Nutmeg have called out some industries/activities they exclude explicitly in their funds. So any companies which are involved in the following industries or activities are excluded:
- have significant exposure to the tobacco industry
- production of nuclear weapons
- the production of “controversial weapons such as landmines, cluster bombs, or chemical and biological weapons”
- alcohol production
- adult entertainment
- significant involvement in the gambling industry
- and others such as nuclear power, genetic modification and civilian firearms industry.
If you want to find out more, Nutmeg has published a whitepaper that gives more details on their portfolios, monitoring and approach.
Due to HL being a broker (and share dealing platform), this means that you ultimately can exercise as much (or as little) control over the make-up of your portfolio as possible.
Meaning that if you didn’t want to invest in a particular company because of an activity or industry that don’t align with your values, you can exclude them yourself by not investing. Similarly, there are a lot of ESG-focused funds, exclusionary funds (i.e they exclude certain industries or activities) and sustainability-focused/impact investing funds, that you can invest in via the HL platform.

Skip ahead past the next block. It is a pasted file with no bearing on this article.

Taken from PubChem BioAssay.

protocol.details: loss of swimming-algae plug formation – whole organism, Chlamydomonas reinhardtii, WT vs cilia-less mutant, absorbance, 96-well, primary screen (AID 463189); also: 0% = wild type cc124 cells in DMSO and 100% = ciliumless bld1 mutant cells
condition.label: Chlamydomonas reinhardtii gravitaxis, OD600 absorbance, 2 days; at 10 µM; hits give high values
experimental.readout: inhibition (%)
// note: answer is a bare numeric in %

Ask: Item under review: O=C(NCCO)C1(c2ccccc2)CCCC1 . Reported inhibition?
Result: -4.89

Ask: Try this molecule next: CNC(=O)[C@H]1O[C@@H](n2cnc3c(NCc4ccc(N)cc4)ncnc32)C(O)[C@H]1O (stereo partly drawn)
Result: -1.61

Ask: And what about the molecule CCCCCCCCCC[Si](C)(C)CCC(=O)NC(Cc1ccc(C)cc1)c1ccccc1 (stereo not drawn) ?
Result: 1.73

However, as these are all part of their wider platform, it isn’t as easy as selecting the ESG version as it is with Nutmeg. That being said, you should be able to find an appropriate fund if you research their list of available funds.
The benefit of this type of investing on a DIY / broker platform like HL is that everyone’s own values are unique, and so building and selecting your own investments allows you to keep your investments in line with those views. That being said, Nutmeg offers a more customer-friendly approach (you only need to select the ESG version).
Round 3: Accounts available
With Nutmeg, you can open:
- General Investment Account (GIA)
- Stocks and Shares ISA
- Stocks and Shares Lifetime ISA
- Personal Pension
- Junior ISA
With Hargreaves Lansdown, you can open:
- General Investment Account (GIA)
- Stocks and Shares ISA
- Lifetime ISA
- Junior ISA
- Personal Pension
- Cash ISA
- Active Savings Account
Round 4: Fees
The fees Nutmeg charge vary based on the “investment style” selected. For example, fixed allocation vs fully managed.
The management fee reduces once you have over £100k invested, but for ease of comparison, I’ll compare the fees assuming £10,000 is invested.
The Nutmeg fees are as below:
- Fully managed: 0.75% (0.35% on investments beyond £100k)
- Smart alpha: 0.75% (0.35% on investments beyond £100k)
- Socially responsible: 0.75% (0.35% on investments beyond £100k)
- Fixed allocation: 0.45% (0.25% on portion beyond)
On top of the fees paid to Nutmeg for management and platform fees, you will incur costs from the underlying funds as well as a market spread. These vary again but fund costs are typically 0.22%-0.32%. The market spread is 0.07%.